REIGNING MEN’S para-athletics javelin (F43) and discus (F43) world record-holder Akeem Stewart is presently on course to becoming the second athlete from the Western Hemisphere to participate in both the 2016 Olympic and Paralympic Games.
Stewart, who smashed both aforementioned records at the 2015 Parapan Games in Canada, has already achieved the qualifying times for both events at next year’s Paralympics and is now seeking to extend a couple metres on his distance to secure a spot among the males at the esteemed Olympic level.
Having broken the world record in the Parapan discus event last year with a mammoth 63.03m throw, Stewart fell just 2.7m short of attaining the current Olympic qualification standard (66m). Within the coming months however, the 23-year old para-athlete is expected to compete at several IAAF-sanctioned meets in an effort to achieve the talismanic feat of competing on both stages. Historically, 12 athletes have competed at both the Olympic and Paralympic levels, with American Marla Runyan (200; 2004) being the lone participant from the Western Hemisphere.
Stewart now stands just 2.7m away from becoming the first Trinidad and Tobago athlete en route towards attaining such a unique sporting accomplishment.
Speaking to president of the Trinidad and Tobago Paralympic Committee (TTPC) David King on the possibilities of such an achievement, he was quietly confident that Stewart would be able to seal an Olympic spot.
“For the Paralympic movement in Trinidad, when the possibilities of successes such as this, it is important for encouraging other persons that are differently abled to come forward and realise that sport is something I can do and excel at a very high level,” said King.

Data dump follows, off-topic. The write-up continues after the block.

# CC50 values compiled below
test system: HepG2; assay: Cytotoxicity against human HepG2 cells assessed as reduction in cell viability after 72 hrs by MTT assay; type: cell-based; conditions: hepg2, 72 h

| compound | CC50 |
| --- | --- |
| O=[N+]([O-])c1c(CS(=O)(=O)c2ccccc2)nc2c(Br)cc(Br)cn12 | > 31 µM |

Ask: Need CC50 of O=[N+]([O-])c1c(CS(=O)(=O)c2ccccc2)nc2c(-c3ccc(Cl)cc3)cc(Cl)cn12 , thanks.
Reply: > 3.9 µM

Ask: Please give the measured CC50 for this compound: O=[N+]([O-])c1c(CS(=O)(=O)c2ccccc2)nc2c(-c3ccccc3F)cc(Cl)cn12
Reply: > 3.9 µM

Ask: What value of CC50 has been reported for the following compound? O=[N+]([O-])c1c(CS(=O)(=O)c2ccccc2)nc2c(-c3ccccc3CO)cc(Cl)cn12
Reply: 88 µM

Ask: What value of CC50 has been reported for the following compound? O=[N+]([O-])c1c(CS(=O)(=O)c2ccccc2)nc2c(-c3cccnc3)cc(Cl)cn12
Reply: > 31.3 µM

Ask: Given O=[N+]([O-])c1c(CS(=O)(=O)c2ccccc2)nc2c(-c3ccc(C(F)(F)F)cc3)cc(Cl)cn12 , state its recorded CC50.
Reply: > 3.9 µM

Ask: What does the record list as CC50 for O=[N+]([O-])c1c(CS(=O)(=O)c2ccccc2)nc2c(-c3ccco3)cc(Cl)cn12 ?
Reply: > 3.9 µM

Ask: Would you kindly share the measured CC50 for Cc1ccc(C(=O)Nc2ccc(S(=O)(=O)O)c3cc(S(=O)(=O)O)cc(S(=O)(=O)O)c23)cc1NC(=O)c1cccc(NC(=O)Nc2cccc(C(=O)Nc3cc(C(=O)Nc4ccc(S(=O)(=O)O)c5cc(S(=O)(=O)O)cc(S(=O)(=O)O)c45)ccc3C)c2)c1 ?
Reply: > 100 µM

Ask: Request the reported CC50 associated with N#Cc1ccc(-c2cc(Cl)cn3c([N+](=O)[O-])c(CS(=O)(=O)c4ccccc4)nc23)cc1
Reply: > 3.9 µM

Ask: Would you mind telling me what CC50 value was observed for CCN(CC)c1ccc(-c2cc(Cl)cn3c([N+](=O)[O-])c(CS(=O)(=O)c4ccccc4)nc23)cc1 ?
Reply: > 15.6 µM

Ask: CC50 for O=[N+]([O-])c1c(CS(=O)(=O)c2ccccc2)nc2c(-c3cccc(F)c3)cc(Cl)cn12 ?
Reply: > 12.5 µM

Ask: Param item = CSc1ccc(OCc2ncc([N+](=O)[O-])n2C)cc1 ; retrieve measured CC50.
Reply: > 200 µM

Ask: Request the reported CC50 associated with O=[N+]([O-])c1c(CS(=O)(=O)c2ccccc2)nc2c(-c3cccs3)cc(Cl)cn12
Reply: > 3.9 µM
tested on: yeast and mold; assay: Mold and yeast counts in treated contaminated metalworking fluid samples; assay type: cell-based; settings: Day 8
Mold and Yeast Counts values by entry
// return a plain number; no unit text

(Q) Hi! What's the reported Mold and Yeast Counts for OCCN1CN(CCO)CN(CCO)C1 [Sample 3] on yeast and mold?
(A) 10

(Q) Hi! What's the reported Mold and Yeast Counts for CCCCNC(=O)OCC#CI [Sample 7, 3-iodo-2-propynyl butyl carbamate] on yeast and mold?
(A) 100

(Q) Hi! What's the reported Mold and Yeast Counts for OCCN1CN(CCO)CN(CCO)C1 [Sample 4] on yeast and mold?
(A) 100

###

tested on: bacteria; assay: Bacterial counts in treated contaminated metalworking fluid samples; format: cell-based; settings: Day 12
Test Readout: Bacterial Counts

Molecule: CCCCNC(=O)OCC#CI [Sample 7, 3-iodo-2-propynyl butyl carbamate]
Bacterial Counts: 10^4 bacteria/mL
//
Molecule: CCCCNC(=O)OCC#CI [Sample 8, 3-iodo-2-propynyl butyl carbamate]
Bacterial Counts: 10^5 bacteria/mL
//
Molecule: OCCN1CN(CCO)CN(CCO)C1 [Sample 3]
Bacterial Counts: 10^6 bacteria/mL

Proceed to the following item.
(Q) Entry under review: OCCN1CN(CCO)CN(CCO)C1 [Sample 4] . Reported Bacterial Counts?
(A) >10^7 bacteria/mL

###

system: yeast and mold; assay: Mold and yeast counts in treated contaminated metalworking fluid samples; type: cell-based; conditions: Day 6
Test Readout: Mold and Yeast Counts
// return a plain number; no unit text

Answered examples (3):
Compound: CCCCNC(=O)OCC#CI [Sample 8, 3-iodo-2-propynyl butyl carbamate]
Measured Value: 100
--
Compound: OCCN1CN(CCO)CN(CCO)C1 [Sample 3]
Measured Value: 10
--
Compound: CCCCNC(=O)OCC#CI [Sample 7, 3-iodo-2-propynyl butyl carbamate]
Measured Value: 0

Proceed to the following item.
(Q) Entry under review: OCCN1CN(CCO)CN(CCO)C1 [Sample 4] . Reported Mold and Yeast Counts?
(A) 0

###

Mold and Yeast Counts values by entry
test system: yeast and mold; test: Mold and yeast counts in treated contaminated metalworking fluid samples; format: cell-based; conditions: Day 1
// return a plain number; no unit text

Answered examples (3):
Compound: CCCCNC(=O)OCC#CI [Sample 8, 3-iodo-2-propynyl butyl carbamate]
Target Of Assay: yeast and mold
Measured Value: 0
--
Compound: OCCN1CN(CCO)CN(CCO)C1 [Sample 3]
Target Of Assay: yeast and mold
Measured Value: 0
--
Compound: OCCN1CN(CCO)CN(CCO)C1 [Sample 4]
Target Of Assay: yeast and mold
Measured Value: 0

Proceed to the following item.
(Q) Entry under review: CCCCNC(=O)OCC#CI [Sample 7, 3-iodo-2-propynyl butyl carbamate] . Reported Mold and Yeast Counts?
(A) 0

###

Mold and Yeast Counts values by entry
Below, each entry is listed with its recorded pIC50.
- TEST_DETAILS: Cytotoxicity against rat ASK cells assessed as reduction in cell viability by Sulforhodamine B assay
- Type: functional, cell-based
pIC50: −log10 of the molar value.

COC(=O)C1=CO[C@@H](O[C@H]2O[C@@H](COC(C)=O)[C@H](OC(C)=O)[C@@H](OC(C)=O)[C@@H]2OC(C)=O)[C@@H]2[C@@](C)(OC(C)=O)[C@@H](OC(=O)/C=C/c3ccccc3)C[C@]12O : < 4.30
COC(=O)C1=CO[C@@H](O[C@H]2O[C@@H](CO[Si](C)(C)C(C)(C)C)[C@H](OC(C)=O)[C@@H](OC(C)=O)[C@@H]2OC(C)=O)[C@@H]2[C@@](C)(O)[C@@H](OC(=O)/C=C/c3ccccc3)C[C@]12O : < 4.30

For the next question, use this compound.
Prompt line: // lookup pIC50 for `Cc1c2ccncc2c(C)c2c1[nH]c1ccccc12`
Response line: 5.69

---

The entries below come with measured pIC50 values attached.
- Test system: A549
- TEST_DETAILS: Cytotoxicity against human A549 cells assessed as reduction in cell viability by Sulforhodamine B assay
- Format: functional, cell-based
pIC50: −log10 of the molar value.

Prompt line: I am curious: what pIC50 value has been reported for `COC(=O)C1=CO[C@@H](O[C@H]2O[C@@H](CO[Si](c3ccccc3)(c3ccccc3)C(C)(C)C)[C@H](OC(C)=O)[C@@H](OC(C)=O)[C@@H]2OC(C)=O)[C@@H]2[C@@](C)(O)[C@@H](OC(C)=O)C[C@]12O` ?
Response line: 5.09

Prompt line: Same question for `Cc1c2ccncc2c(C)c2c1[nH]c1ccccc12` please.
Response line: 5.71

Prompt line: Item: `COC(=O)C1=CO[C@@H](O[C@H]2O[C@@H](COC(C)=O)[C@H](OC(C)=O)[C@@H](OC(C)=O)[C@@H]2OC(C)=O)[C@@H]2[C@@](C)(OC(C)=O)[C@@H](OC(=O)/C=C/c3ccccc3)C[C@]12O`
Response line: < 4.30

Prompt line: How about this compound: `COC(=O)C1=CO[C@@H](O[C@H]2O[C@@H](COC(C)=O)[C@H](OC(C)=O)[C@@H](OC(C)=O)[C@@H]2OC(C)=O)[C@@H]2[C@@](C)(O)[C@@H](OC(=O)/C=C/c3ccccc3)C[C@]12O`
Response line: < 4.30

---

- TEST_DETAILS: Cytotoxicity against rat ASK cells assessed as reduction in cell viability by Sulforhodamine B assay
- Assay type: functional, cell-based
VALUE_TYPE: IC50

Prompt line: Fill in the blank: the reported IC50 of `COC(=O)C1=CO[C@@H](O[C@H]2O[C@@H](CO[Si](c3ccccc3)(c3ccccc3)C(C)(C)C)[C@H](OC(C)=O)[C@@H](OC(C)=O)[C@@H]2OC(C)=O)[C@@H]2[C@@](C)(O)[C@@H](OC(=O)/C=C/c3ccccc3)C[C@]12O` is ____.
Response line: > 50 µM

“Akeem has shown that he possesses great talent and if he does indeed secure Olympic qualification, it will definitely be a great day for our nation’s para-athletes.” The Tobago-based will vie for honours in the men’s discus (F43) and javelin (F43) at the Paralympics and will attempt to attain a qualifying mark for both events for the Olympic Games.
And even though Stewart’s pet event is the men’s shot put, next year’s Paralympic Games will not feature his classification in this event.
Additionally, president of the Trinidad and Tobago Olympic Committee (TTO C) Brian Lewis also held in high regard the recent works of Stewart and his coach Wade Franklyn. Following his double-gold performance in Canada, Lewis and his TTO C team travelled to the sister isle to uphold his organisation’s promise of a Pan Am/Parapan medal bonus. Here, Stewart was rewarded with a total of US$6,000 - $3,000 per gold medal. Lewis backs the youngster that created history for the red, white and black.
“We have an athlete who is able to cross both dimensions (Olympic and Paralympic) of the sport. It is a tremendous opportunity and credit to him and the NAAA’s, his coaches and family for giving him that much needed support through it all. We very much want to encourage him to press on. We look forward for him not only to qualify for the Olympic Games, but to also medal at the Parapan Games in particular. This would be a great feat if he can qualify for both world events,” explained Lewis.